1:1 and other tech programs add a few additional to-dos to your end of year procedures. Especially when your programs are new, it’s easy to feel like you missed a step or forgot to do something important. Creating a list of everything you need to do to close out the year and get prepped for next year is key.
We recently reached out to Bob Gibson, the Director of Technology at Woodford County Schools in Kentucky who has his end of year procedures down to a science. Woodford is a (almost) 1:1 district of about 4,000 students that uses G Suite for Education. Gibson shared his wrap-up routine with us, and we hope it will help you go into the summer feeling confident you’ve done everything you need to do!
1. Reach out to graduating students
Towards the end of the year, the Technology Integration Specialists will reach out to the graduating class, explaining how to use Google Takeout to download all of their data and move it to a personal account if they’d like.
At Woodford, student accounts are suspended upon graduating, but they won’t be deleted for a year. This way, if students didn’t download their info in time, they can contact the school within a year to get anything they really need.
The same procedure is also used for teachers who leave the district.
2. Collect devices
Woodford has 1:2 iPads in grades K-2, 1:1 classroom sets of Chromebooks for grades 3-5 and 1:1 Chromebooks assigned to each student in 6-12. While the 7-12th grade students can take their devices home during the year, all devices must be turned in before summer vacation.
Gibson and his staff begin collecting devices a few weeks before school ends, during testing, so they know where everything is before school lets out. Each device is inspected, updated if needed, and placed on its corresponding grade shelf. Devices stay with the same student year-to-year for 7th through 12th graders (with new devices purchased in 10th grade), so the laptops will be moved to the next year’s shelf before devices are distributed in the fall.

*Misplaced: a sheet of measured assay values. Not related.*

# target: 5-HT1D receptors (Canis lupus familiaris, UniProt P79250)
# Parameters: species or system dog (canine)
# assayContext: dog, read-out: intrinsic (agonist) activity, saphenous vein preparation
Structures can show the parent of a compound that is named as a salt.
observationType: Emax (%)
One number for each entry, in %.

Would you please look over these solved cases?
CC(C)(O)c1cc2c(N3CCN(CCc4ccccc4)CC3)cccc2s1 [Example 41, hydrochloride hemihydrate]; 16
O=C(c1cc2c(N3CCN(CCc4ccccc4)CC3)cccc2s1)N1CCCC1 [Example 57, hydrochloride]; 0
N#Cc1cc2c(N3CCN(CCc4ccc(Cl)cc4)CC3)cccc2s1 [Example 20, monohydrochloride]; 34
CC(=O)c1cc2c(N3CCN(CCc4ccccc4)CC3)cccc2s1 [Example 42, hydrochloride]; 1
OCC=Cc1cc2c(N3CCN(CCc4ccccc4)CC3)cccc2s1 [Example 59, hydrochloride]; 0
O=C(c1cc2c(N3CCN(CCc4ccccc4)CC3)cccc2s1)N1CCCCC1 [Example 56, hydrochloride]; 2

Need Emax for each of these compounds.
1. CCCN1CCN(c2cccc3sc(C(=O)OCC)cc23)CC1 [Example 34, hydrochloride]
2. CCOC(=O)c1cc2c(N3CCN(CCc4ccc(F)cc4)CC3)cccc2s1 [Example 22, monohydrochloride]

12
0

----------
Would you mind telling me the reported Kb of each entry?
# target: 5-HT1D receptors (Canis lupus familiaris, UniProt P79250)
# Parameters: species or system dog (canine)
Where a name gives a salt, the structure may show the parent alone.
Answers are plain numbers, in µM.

3. Archive Hāpara
Woodford uses Hapara to gain visibility into student work in G Suite. Each summer, schools need to archive the current year’s data in order to prep for next year.
School ends in late May for Woodford County, and Gibson waits to run his Hapara archive until the end of June. Gibson makes sure to check in with teachers to see how they plan to use Hapara for summer school or summer projects before the archive begins, so they won’t lose access if they need it.
For more on archiving Hapara, view this support article.
4. Update OUs
The students and teachers loaded in G Suite are managed by Active Directory sync, so they are automatically kept up to date. However, Gibson does need to update student organizational units (OUs) to ensure everyone receives the Google Suite experience they need next school year.
Gibson puts students into OUs based on school, with a whole elementary school receiving one set of G Suite rules while the whole high school has its own settings. This simplifies the end of year procedures and process. Gibson just needs to move over folders of kids to their new grades and not change the OUs.
When students hit middle school, they are placed in an OU named for their graduating year. The entire high school has the same OU settings and students will not need to be moved again until graduation. When students graduate, their accounts are suspended and moved to an Alumni OU that is kept for one year.
5. Check Google Admin settings
Google changes the setup of its Admin settings often, making new settings available or changing the way settings work. Many of these settings default to “open”. Gibson recommends checking your Google Admin settings about every 3 months to see what’s changed and to check if the new defaults align with your districts’ needs. During your end of year process is one great time to do this.
Gibson also occasionally meets with other CIOs from his region to discuss things like Google Admin settings. Hearing which settings other districts use and why they use them can be helpful for determining your own setup.
6. Activate Hapara for next year
Gibson waits until the last couple of weeks before school starts to reload data into Hapara. When students are added into Hapara for the next year, they are automatically able to see their class folders. If you don’t want students to see their classes early, or think that classes might shuffle around a bit, you should wait a bit to load your Hapara data.
On the flipside, Gibson points out that it is easier to do Hapara trainings for teachers with students loaded, so they have real info to work with. You have to find the time to load data the makes the most sense for your district.
The exact procedures you follow each year will depend greatly on the specifics of your tech program and the needs of your teachers and students, but we hope this list serves as a great starting point!